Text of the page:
Pro Bono Initiatives

Large law firms frequently establish pro bono and public service programs that encourage lawyers and paralegals to commit a certain number of hours to help the community and under-served populations, such as children and the elderly. This can be helpful because many bar associations require ongoing pro bono participation for membership.

Name Recognition

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Large law firms get a lot of attention in the legal industry and their company names are associated with a certain level of prestige. This is usually justifiable given the sophisticated caseloads, credentialed case teams, superior training, and publicized thought leadership.

Oftentimes, large law firms are highly regarded for their name brand as well as the many high-profile clients and complex cases they are involved with. Comprehensively, the name recognition can look very good on a resume if lawyers decide to move on to other opportunities.

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Understand the importance of law firm efficiency

The Inconvenient Reality of Law Firm Security Challenges

Attorneys at small- to mid-sized law firms know there is usually more work than time in most days. That’s just how it is when you are staffed to provide legal services, but not necessarily marketing, office administration, accounting, or any of the other responsibilities that larger law firms can delegate to dedicated personnel. This is more than just an inconvenient fact of life. It’s a potentially fatal flaw, because administrative duties pull attorneys away from profitable work, thus dragging down a firm’s efficiency and putting its overall viability at risk.

“Efficiency” can be defined as the time it takes to complete a given task. In a law firm context, it pertains to the time and effort needed to carry a matter from intake to paid invoice. Obviously, the more efficient this process, the better a firm’s bottom line. And yet, an overwhelming majority of firms have ignored streamlining this area of their operations.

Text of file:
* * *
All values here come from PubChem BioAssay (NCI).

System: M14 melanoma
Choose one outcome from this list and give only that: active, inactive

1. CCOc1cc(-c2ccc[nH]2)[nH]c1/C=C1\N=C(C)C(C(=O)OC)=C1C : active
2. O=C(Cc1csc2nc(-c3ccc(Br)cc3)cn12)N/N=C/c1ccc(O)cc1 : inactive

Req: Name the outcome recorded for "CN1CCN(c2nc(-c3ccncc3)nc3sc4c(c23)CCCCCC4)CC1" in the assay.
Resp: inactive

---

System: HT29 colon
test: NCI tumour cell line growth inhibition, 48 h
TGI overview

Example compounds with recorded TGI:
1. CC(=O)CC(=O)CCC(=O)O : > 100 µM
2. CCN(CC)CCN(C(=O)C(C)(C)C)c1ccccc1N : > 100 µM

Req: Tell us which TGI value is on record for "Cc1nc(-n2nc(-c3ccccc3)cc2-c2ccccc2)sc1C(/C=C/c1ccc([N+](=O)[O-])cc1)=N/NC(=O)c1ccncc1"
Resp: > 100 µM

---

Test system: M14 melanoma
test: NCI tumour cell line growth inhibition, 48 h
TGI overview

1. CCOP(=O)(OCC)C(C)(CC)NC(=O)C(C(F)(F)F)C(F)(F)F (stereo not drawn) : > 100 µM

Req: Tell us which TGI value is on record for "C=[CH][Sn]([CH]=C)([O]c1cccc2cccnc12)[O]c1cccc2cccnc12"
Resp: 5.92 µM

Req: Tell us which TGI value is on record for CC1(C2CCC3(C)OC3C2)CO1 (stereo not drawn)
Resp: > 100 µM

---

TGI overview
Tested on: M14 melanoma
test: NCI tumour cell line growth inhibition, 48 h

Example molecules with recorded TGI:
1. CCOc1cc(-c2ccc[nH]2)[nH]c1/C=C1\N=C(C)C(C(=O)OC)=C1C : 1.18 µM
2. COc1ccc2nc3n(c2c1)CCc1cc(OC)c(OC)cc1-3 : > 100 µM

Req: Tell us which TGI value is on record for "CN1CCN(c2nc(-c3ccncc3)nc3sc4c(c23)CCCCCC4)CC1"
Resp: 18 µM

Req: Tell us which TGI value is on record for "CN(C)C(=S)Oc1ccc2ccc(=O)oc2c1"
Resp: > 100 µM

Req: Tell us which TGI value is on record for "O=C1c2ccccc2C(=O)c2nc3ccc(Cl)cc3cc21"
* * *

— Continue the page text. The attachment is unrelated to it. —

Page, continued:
In a report from the Thomson Reuters Institute, 74% of the 400 law firm respondents said spending too much time on administrative tasks was at least a “moderate” challenge. That’s up 2% from the previous year. While it’s a small uptick, it shows that firms failed to make headway on this challenge. Not only that, it is becoming more of a problem.

That point is underscored by how law firms define “success.” 85% say it’s based on overall profits. By clogging a lawyer’s day with non-billable work, inefficiency corrodes profits and dilutes the most important measure of success for many firms.

If any further proof is needed, consider these 3 areas where a lack of efficiency creates serious structural problems:

How Can Your Law Firm Benefit From Managed IT Services?

Client dissatisfaction: In the era of on-demand entertainment and restaurant-to-door delivery service, is it any wonder clients want results immediately? That may not be possible, of course, but it’s still true that a lawyer who is not able to operate efficiently cannot attend to client matters quickly. The less time a lawyer has to spend on non-client work, the more quickly any given billable task can be handled.

Lower-quality work product: Quality legal work demands focus, and that’s hard to do when you’re dealing with issues other than practicing law. Attorneys who focus primarily on their clients’ matters produce a much higher-quality finished product that leads to happier, more loyal customers.

Attorney burnoutBurnout is a tremendous issue for the legal profession. For lawyers at small- to mid-sized firms, a major cause is trying to do everything alone. When “everything” includes too much non-billable work, lawyers become exhausted performing tasks that don’t bring in any money. That is inefficiency at its worst.

In the end, no attorney needs another thing on his or her plate. Efficiency is worthy of special consideration, however. Because, in its absence, the prospect of ultimate failure increases.

10 out of the box questions to ask a law firm interviewer

Being assertive in an interview

Any candidate going for an interview has to have a level of preparedness in them to be successful. Being able to answer questions confidently and accurate is the secret code to cracking any interview.

However, you can go one step better to catch your interviewer’s attention with the kind of questions you ask. If you’re being interviewed at a law firm, here are 10 out-of-the-box questions that you can ask your interviewer.